This will probably read harsher than many of my other posts, but understand I am very passionate about the topic of inclusion.
I do not celebrate holidays in the library and do not suggest running holiday programming.
I know how I sound to some of you: I’m no fun, and I don’t like whimsy, and I Scrooge around shushing carolers.
And you’re right about one thing: I don’t like whimsy. I have no idea how I’ve worked with children all my life without a whimsical bone in my body, but it’s true.
But I do love the Christmas season. As I've said here before, every year I fly with my husband up to my parents' home in Michigan. We celebrate the Polish Christmas tradition of Wigilia, and we go to Midnight Mass. On Christmas morning, we open presents from Santa, even though the youngest person in my family is well into their thirties.
This is where I come from when I approach holiday celebrations in libraries. I really get wanting to share a part of yourself and connect with kids through tradition. I really do. But there are ways to do this outside of holiday celebrations.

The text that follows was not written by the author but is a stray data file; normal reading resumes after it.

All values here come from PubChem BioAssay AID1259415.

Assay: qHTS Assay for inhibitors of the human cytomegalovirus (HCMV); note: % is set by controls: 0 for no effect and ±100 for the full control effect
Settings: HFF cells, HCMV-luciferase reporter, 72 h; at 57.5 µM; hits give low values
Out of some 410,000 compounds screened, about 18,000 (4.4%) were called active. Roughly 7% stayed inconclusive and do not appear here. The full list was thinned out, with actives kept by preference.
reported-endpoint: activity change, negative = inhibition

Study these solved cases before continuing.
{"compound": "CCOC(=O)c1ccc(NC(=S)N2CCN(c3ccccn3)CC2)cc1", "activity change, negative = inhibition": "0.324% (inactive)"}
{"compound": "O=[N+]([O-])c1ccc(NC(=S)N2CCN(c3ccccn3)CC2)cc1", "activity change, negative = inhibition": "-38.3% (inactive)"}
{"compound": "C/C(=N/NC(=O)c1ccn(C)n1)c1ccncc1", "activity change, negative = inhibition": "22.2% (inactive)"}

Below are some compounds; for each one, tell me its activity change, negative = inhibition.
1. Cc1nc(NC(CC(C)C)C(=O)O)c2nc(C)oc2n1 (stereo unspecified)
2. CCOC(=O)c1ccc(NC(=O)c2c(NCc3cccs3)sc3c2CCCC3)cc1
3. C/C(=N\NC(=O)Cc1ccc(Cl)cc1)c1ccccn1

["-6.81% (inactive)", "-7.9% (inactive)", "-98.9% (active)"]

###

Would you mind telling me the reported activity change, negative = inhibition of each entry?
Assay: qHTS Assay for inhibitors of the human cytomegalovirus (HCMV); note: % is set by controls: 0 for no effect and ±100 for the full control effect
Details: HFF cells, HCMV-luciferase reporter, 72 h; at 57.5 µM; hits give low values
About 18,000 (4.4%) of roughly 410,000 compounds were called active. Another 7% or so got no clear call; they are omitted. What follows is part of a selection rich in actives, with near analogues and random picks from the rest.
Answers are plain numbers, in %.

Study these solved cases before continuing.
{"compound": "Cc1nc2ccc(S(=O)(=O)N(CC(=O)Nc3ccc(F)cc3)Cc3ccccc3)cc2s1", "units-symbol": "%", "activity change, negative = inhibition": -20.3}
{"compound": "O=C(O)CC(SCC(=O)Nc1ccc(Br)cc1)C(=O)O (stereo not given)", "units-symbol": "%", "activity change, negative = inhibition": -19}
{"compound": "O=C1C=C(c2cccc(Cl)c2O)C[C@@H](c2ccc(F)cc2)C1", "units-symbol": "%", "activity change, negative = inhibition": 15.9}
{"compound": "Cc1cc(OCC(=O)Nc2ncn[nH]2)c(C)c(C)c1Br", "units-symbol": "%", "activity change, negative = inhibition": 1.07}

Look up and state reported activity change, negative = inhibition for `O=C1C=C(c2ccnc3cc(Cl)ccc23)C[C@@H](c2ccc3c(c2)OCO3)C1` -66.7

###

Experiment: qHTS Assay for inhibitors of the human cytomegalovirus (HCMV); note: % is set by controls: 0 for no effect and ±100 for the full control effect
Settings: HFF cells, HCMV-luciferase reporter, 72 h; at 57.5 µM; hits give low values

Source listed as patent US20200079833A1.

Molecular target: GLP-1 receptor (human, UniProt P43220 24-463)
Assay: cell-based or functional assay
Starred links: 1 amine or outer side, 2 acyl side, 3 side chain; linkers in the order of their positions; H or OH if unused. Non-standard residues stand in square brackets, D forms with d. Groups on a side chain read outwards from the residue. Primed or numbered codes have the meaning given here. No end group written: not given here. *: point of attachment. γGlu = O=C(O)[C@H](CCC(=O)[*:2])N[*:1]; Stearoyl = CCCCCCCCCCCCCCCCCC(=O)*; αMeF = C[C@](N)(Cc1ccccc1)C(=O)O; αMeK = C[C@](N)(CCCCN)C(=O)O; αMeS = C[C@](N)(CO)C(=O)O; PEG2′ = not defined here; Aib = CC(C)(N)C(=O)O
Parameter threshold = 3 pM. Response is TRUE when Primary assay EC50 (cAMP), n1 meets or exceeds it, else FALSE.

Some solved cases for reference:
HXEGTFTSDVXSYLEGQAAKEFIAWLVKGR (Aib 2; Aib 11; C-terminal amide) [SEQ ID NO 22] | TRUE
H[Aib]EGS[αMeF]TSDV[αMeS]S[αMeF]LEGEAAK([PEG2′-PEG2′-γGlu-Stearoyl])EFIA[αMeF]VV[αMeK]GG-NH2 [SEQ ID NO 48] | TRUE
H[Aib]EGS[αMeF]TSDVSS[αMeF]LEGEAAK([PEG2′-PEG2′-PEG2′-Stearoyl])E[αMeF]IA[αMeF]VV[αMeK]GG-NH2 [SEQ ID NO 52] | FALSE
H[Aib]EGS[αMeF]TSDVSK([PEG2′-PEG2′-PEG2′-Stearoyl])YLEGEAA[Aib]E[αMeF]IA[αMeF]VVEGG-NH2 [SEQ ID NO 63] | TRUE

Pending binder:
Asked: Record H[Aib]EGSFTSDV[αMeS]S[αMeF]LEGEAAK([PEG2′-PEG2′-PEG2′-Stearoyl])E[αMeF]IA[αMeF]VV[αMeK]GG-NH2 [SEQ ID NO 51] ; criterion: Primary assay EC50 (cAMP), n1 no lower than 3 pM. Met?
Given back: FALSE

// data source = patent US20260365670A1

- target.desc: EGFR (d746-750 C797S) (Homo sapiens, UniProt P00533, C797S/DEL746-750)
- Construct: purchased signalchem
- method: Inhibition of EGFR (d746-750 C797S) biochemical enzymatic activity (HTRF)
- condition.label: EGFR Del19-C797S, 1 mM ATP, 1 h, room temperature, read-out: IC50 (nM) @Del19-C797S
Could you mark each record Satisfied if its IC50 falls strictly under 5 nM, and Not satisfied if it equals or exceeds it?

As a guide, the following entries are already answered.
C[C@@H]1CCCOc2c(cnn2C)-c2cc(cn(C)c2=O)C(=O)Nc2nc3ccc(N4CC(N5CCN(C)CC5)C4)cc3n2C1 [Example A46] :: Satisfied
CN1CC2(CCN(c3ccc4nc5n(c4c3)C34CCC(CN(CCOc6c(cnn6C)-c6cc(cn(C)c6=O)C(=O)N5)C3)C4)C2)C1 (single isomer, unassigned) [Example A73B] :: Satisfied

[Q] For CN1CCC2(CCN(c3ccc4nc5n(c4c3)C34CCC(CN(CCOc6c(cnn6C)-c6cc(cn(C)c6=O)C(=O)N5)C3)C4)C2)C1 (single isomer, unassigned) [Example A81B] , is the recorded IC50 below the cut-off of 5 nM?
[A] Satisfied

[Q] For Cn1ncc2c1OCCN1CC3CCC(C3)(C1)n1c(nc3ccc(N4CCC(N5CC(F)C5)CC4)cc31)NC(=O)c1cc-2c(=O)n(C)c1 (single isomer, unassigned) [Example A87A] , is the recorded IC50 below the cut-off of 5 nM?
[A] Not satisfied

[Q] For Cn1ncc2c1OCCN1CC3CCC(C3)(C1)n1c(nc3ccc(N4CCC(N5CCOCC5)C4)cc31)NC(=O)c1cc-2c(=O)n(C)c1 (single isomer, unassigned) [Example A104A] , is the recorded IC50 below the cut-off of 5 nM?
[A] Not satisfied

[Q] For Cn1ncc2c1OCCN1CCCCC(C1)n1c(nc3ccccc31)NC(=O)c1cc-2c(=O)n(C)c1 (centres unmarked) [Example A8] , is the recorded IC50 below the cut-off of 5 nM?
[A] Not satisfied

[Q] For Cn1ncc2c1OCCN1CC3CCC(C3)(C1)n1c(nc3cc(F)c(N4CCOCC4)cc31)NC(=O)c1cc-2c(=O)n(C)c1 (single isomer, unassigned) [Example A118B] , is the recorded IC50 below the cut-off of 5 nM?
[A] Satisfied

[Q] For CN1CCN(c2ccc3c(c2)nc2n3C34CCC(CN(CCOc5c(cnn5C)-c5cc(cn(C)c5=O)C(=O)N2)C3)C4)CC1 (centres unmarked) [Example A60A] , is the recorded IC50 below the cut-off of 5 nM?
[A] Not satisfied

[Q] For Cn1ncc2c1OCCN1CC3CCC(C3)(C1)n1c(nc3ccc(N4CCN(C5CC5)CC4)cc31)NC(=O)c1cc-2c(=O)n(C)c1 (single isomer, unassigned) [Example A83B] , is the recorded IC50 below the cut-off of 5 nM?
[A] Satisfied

When we talk about holiday celebrations, we’re not talking *just* about faith-based programming being exclusive, but that is a huge part of it. But there are also families that don’t celebrate holidays for other reasons. Maybe they live with poverty or transiency or food insecurity so they found it easier not to celebrate holidays. Maybe there was a death in the family or another tragedy that has caused holidays to be a source of sadness, anxiety, or trauma. These families are other examples of people who are inundated with holiday celebration from the time they leave their houses until the time they get home for sometimes more than a month leading up to a dreaded holiday. If they shop at stores in-person still, it’s even more pervasive. I’m pretty sure Walgreens celebrates at least one holiday consistently throughout the year.
So just imagine, for a minute, that you could be the place that is welcoming to all of these people. Imagine for a minute that the patrons who do celebrate holidays are doing that when they aren’t in the library. Imagine the library being a place that is a welcoming environment to all people who step into the children’s room no matter what time of year.
What would that even look like?